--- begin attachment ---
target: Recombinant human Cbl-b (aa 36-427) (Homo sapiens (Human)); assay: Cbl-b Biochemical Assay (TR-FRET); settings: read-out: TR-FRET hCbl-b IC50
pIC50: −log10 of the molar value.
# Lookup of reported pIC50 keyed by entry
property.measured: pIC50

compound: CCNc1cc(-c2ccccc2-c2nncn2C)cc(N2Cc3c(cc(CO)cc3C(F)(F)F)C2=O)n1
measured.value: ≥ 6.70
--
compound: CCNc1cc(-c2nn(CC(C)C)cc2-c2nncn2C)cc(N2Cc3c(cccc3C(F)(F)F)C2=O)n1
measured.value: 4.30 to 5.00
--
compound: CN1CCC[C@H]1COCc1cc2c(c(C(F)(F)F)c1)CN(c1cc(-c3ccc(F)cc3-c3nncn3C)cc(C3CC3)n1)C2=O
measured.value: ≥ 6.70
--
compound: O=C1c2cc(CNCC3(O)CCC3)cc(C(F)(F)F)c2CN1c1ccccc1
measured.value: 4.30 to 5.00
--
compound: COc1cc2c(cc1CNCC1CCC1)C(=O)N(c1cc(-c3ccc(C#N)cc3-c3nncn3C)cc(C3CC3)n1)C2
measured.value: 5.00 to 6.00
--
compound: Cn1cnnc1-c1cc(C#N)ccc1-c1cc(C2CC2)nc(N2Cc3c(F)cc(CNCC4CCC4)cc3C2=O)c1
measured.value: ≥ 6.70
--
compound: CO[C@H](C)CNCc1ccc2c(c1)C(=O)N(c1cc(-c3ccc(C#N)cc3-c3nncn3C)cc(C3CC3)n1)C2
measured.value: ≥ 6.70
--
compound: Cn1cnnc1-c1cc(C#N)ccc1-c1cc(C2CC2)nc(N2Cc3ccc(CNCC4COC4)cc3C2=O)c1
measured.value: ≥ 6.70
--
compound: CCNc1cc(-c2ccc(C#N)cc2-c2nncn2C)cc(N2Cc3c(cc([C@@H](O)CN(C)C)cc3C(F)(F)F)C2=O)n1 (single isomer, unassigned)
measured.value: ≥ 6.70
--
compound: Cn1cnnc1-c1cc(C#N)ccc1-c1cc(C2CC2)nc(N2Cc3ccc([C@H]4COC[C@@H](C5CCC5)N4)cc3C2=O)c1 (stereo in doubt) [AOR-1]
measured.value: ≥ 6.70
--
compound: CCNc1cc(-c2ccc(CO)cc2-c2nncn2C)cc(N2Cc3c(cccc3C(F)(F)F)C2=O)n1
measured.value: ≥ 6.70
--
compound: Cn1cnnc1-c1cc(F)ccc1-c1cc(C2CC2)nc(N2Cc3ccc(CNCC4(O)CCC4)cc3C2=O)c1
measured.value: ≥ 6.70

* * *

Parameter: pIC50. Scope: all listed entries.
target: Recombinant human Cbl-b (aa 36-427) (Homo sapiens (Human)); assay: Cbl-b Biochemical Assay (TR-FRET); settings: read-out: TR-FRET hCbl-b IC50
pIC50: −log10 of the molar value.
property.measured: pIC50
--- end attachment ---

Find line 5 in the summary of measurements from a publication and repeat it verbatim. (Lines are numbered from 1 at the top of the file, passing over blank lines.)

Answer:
compound: CCNc1cc(-c2ccccc2-c2nncn2C)cc(N2Cc3c(cc(CO)cc3C(F)(F)F)C2=O)n1